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A Pollination Moment
from Pollinator Paradise Farmer's Market E-mail reminders

Adventuresome Summer Greens 
For Salad or Cooking

     We are now offering a new salad mix for the summer.  There is no lettuce or spinach in this salad mix.  Lettuce and spinach are the staples of the spring and fall salad, but they can't tolerate the heat.

    The summer salad mix contains a number of greens that you have probably never heard of.  Neither had I until I perused the seed catalogues this past spring looking for greens that could tolerate heat.  Johnny's Selected Seeds is the source for most of these greens.  Among them are several Asian greens:  yukina, komatsuna, vitamin green, and tah tsai.  All of these have a mild mustard-spinach flavor and tender leaves.    I've been including tah tsai in traditional salad mix from time to time.  It has dark green spoon shaped leaves with a short edible stem.  It tastes a bit like pak choi.  Yukina is a type of tah tsai that has larger, savoyed leaves.  Right now they are still too small to notice that the leaves are savoyed, but soon they should be large enough to tell.

    Johnny's describes Komatsuna as "Japanese greens for salad and braising mixes".  Vitamin Green has a scary name.  "Eat your vitamin green," I can hear mothers telling their kids.  Johnny's describes Vitamin green as "Appetizing, nutritious … an entirely different and delicious leafy green vegetable… Not at all mustardy"  The plants are supposed to tolerate both heat and cold.

    All of the Asian Greens are in the mustard family, and they make the bulk of the mix, at least right now.  Also in the mix is "Vegetable Amaranth", also known as Calaloo.  It is supposed to be popular in southern Asia, African, and the West Indies, and has a "unique" taste.  Amaranth looks a bit like coleus, but they are not related.  Amaranth, oddly enough, is in the Amaranth family.  Its relatives include the flowers Celosia and Gomphrena.  Just for reference, Coleus is in the mint family, but I've never heard of anyone eating it.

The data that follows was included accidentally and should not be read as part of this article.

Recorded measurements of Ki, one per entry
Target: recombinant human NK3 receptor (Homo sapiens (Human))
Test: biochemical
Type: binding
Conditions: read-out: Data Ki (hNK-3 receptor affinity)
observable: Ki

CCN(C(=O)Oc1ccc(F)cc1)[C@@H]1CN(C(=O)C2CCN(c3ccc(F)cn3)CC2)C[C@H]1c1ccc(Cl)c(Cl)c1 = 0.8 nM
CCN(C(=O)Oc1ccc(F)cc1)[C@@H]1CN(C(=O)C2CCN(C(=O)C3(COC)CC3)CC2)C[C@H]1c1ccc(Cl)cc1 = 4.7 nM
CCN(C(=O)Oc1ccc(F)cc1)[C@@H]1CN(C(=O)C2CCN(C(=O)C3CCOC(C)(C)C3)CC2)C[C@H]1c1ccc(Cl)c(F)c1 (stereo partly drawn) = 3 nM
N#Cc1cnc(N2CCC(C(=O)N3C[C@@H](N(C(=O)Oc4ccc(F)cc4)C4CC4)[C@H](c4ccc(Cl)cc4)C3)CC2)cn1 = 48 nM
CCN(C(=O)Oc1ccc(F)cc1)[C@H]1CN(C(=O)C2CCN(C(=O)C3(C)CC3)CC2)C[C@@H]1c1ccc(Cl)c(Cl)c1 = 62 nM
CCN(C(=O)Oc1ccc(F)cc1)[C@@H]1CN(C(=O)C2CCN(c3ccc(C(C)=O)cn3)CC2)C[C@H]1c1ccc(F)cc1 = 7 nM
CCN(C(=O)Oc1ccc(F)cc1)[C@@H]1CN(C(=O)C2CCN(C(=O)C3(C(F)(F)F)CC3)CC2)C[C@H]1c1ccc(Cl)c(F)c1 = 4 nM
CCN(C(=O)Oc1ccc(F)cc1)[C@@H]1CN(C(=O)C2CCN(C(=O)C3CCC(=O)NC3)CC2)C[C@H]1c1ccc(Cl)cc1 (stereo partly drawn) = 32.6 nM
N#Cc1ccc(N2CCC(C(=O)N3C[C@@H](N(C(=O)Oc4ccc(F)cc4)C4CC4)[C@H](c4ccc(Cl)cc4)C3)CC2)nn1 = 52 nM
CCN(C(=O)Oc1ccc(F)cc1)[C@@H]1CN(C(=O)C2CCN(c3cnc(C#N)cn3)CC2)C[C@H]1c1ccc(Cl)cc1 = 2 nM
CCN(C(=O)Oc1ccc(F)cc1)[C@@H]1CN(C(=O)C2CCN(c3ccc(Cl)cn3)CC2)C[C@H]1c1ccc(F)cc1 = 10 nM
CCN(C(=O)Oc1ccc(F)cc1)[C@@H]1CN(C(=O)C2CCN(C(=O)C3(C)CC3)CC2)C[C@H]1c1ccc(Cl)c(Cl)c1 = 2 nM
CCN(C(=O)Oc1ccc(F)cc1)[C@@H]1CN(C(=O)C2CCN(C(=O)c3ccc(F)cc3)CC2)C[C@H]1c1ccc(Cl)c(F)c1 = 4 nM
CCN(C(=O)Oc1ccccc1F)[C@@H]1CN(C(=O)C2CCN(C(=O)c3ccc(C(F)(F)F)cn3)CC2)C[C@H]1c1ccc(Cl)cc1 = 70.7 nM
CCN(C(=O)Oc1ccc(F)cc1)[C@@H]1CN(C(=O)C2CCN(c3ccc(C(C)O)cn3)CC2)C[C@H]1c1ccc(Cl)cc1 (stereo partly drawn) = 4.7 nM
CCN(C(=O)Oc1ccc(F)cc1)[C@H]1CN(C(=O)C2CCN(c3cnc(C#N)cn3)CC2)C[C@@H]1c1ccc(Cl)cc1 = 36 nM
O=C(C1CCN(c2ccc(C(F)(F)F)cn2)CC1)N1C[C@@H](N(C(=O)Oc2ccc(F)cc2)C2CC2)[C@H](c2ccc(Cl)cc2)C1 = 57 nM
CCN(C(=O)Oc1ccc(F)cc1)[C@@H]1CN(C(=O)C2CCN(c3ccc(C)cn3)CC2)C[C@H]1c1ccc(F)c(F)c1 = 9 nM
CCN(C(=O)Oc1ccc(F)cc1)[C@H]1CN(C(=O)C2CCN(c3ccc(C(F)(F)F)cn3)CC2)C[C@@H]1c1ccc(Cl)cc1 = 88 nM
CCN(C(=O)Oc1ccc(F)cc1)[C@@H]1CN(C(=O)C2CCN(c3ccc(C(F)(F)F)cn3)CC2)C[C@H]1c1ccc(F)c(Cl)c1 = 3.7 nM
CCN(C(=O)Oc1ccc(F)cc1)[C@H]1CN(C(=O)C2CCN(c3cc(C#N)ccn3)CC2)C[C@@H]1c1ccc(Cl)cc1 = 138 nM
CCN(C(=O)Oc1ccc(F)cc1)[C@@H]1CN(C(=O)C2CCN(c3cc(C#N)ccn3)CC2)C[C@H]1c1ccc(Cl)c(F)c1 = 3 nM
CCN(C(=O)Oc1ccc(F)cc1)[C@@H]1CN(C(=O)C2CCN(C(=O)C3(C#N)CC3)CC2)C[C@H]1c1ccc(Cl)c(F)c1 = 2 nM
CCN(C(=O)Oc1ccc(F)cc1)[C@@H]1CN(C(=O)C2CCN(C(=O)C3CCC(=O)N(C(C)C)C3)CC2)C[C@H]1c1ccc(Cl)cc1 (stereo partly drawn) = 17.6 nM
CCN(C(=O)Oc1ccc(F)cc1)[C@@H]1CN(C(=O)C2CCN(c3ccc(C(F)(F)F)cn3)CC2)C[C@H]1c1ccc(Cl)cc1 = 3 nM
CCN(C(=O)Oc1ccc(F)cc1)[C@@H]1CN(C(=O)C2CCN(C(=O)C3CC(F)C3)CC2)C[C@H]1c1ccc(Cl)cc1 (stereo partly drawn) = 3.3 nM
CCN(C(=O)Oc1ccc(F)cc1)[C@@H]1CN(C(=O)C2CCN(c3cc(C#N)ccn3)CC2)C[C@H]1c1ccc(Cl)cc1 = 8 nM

I'm including some basil in the salad mix.  There are three kinds: lemon basil, purple basil and lettuce-leafed basil.  They should give the mix a bright flavor. 

   There are also a few leaves of Shungiku chrysanthemum, from Seeds of Change in Santa Fe.  Shungiku leaves have a flavor reminiscent of celery.  There should be more in the future as the plants mature.  Finally, I'm trying to grow New Zealand Spinach.  It is supposed to taste like spinach, but is tolerant of heat.  So far the few plants that have come up are still too small to taste.

   This mix is colorful, more flavorful than traditional salad mix, and very healthy.  Though some of the flavors may not appeal by themselves, they are often quite nice mixed with other flavors and with a little salad dressing on top.  Not everyone will like this mix, but if you are adventuresome, give it a try.   If you don't like the mix raw, try cooking: these greens would be good in stir fry or stews, or steamed over pasta.   I have samples of a few of the leaves in the salad mix for you to taste. 

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July 24, 2003
Copyright © 2003, Karen Strickler. All rights reserved.